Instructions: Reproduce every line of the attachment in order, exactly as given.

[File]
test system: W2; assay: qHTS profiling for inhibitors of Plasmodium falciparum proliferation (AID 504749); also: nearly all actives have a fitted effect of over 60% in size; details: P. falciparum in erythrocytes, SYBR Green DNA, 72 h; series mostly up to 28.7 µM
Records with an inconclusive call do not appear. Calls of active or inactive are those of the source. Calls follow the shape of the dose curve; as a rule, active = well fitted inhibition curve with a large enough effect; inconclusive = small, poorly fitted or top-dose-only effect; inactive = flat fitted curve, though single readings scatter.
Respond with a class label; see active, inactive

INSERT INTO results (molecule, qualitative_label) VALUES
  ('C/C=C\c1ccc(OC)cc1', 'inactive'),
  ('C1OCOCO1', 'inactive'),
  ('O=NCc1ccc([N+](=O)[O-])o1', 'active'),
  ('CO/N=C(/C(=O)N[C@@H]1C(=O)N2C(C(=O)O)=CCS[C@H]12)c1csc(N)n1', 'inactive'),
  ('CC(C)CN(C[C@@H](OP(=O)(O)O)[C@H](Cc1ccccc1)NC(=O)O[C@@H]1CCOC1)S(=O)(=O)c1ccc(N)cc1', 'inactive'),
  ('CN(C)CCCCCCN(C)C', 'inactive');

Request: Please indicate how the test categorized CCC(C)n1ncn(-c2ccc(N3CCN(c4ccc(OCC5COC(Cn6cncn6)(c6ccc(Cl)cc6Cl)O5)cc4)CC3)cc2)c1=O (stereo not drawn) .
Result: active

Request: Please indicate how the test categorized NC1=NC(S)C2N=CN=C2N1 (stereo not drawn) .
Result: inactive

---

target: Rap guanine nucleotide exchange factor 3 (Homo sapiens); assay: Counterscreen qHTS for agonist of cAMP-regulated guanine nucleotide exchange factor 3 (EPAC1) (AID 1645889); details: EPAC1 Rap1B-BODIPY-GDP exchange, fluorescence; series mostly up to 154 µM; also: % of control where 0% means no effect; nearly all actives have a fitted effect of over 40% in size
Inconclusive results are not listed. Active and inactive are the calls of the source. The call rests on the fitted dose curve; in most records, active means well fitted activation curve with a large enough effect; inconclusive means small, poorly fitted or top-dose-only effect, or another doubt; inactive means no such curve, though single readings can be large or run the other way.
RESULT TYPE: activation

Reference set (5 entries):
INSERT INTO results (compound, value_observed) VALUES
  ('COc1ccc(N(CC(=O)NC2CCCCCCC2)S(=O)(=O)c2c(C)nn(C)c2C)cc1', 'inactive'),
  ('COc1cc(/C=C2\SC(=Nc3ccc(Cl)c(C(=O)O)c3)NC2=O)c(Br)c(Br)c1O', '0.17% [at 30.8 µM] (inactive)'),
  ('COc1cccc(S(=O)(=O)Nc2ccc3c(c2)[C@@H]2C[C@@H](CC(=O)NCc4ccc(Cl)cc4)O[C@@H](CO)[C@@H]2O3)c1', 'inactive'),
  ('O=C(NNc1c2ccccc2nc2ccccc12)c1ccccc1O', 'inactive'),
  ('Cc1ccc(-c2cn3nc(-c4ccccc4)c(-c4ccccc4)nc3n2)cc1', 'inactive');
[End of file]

test system: W2; assay: qHTS profiling for inhibitors of Plasmodium falciparum proliferation (AID 504749); also: nearly all actives have a fitted effect of over 60% in size; details: P. falciparum in erythrocytes, SYBR Green DNA, 72 h; series mostly up to 28.7 µM
Records with an inconclusive call do not appear. Calls of active or inactive are those of the source. Calls follow the shape of the dose curve; as a rule, active = well fitted inhibition curve with a large enough effect; inconclusive = small, poorly fitted or top-dose-only effect; inactive = flat fitted curve, though single readings scatter.
Respond with a class label; see active, inactive

INSERT INTO results (molecule, qualitative_label) VALUES
  ('C/C=C\c1ccc(OC)cc1', 'inactive'),
  ('C1OCOCO1', 'inactive'),
  ('O=NCc1ccc([N+](=O)[O-])o1', 'active'),
  ('CO/N=C(/C(=O)N[C@@H]1C(=O)N2C(C(=O)O)=CCS[C@H]12)c1csc(N)n1', 'inactive'),
  ('CC(C)CN(C[C@@H](OP(=O)(O)O)[C@H](Cc1ccccc1)NC(=O)O[C@@H]1CCOC1)S(=O)(=O)c1ccc(N)cc1', 'inactive'),
  ('CN(C)CCCCCCN(C)C', 'inactive');

Request: Please indicate how the test categorized CCC(C)n1ncn(-c2ccc(N3CCN(c4ccc(OCC5COC(Cn6cncn6)(c6ccc(Cl)cc6Cl)O5)cc4)CC3)cc2)c1=O (stereo not drawn) .
Result: active

Request: Please indicate how the test categorized NC1=NC(S)C2N=CN=C2N1 (stereo not drawn) .
Result: inactive

---

target: Rap guanine nucleotide exchange factor 3 (Homo sapiens); assay: Counterscreen qHTS for agonist of cAMP-regulated guanine nucleotide exchange factor 3 (EPAC1) (AID 1645889); details: EPAC1 Rap1B-BODIPY-GDP exchange, fluorescence; series mostly up to 154 µM; also: % of control where 0% means no effect; nearly all actives have a fitted effect of over 40% in size
Inconclusive results are not listed. Active and inactive are the calls of the source. The call rests on the fitted dose curve; in most records, active means well fitted activation curve with a large enough effect; inconclusive means small, poorly fitted or top-dose-only effect, or another doubt; inactive means no such curve, though single readings can be large or run the other way.
RESULT TYPE: activation

Reference set (5 entries):
INSERT INTO results (compound, value_observed) VALUES
  ('COc1ccc(N(CC(=O)NC2CCCCCCC2)S(=O)(=O)c2c(C)nn(C)c2C)cc1', 'inactive'),
  ('COc1cc(/C=C2\SC(=Nc3ccc(Cl)c(C(=O)O)c3)NC2=O)c(Br)c(Br)c1O', '0.17% [at 30.8 µM] (inactive)'),
  ('COc1cccc(S(=O)(=O)Nc2ccc3c(c2)[C@@H]2C[C@@H](CC(=O)NCc4ccc(Cl)cc4)O[C@@H](CO)[C@@H]2O3)c1', 'inactive'),
  ('O=C(NNc1c2ccccc2nc2ccccc12)c1ccccc1O', 'inactive'),
  ('Cc1ccc(-c2cn3nc(-c4ccccc4)c(-c4ccccc4)nc3n2)cc1', 'inactive');